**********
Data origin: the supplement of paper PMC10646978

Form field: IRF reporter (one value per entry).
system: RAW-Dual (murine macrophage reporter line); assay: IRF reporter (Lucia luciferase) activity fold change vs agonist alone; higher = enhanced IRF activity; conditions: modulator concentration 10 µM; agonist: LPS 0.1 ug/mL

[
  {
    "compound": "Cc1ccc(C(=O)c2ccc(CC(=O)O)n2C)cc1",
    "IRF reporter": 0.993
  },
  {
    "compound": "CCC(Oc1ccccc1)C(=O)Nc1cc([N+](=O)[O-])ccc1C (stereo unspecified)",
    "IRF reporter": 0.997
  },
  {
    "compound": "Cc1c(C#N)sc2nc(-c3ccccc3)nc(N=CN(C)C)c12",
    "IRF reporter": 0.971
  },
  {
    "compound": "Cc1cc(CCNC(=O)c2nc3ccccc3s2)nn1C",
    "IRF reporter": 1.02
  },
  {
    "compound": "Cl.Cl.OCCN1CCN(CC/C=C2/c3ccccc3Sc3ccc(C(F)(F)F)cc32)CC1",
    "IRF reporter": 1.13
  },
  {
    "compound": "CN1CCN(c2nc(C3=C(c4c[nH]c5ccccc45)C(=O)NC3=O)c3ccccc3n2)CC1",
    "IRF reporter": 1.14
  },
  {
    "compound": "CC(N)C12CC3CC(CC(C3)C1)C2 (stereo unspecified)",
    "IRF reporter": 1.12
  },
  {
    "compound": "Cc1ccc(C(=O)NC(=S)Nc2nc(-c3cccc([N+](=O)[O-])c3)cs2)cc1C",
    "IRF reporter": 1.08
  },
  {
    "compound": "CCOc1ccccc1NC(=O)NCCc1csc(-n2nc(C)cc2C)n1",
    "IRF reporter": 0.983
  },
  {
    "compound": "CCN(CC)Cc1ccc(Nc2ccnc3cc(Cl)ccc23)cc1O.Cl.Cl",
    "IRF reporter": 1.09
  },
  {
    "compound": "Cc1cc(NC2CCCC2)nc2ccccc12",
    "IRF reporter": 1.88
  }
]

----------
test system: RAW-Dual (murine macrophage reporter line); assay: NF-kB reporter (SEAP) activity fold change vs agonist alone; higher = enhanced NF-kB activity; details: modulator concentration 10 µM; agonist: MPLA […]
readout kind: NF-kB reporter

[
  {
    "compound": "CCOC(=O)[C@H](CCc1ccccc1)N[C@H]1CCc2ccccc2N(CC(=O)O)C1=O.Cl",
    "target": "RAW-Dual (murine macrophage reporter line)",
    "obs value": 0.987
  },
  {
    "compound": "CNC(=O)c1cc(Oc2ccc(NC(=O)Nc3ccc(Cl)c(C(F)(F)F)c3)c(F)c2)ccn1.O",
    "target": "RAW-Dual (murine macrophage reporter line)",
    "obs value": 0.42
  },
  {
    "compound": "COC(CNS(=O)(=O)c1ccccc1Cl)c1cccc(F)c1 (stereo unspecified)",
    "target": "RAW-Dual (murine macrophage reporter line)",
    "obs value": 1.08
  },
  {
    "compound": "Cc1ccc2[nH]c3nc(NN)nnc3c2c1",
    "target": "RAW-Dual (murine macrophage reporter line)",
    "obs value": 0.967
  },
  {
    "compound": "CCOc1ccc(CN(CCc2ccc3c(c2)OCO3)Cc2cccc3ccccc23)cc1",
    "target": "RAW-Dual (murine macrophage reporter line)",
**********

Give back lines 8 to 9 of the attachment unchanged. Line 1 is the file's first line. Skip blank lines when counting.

  },
  {